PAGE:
So tldr:

if an action does O(n) queries, where n is tied to the size of the result set in some way, you’re probably best off not using a native query (unless it’s faster for you to write)

if it would have to do more queries than that (Eg tied to the number of rows in the DB rather than the size of the result set), ask yourself (and the business) how big the table in question could get near-term. In that last case, also consider how the table(s) in question will grow over time, and in relationship to the scale of the business and its ability to afford the time and resources to optimize further optimize queries later

A: When I started with Sails I was using waterline but as the traffic increased and our database size grew, our wires got slower with the waterline. So I started using raw queries and found that it was much faster than the waterline

M: So it sounds like you had actions with queries of the second or third variety

A: But continuously using raw queries makes code maintenance a bit tricky, so I wanted to use some orm which will be faster like raw queries. I also face issues with nested joins in the waterline. So I was looking for an orm which can fulfil these criteria and has good support with sails

M: Just bear in mind that these considerations are there with any orm- the differences in performance between ORMs are small variations tied to processing latency. The biggest bottleneck is how the orm is used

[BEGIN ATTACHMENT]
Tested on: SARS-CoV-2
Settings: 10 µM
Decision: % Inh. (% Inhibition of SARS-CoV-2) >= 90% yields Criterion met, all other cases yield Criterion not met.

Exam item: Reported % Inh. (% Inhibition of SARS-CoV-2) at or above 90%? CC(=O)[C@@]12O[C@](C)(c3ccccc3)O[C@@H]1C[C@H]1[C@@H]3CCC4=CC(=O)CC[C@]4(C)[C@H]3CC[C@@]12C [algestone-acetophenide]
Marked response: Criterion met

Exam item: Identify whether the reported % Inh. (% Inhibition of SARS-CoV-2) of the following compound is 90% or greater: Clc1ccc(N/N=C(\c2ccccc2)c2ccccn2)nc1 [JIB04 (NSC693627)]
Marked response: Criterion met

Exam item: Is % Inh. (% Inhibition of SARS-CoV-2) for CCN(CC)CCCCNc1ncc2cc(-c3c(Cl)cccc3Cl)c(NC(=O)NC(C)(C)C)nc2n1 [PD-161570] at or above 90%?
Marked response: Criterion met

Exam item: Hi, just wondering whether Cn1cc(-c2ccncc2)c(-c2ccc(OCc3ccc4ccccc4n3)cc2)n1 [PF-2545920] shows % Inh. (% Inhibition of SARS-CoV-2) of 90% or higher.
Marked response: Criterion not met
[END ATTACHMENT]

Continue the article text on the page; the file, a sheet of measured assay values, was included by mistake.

A: Exactly my next question was this, whether I am using the orm in the wrong way which is giving me bad performance. Is there any way to check as I get very poor performance with waterline queries.

M:

But there are stuff orms can to do help protect you, and stuff they can do to make it worse.

For example,

In sails 0.12, waterline’s .update() fetched all affected records by default. So if you updated everything in your 10 million row table, it would flood RAM and crash the process.

So now it fetches no records by default- unless you use .fetch()

When you say you’re getting poor performance with waterline queries, I assume you’re getting poor performance with a set of queries rather than one— that’s the usual issue (with a few exceptions like the one about update I mentioned above)

Like that’s also why we got rid of .save() — it made it too easy to write one line of code that could kick off tons of queries behind the scenes

I’d suggest isolating slow bits of code, then looking at the underlying queries it’s generating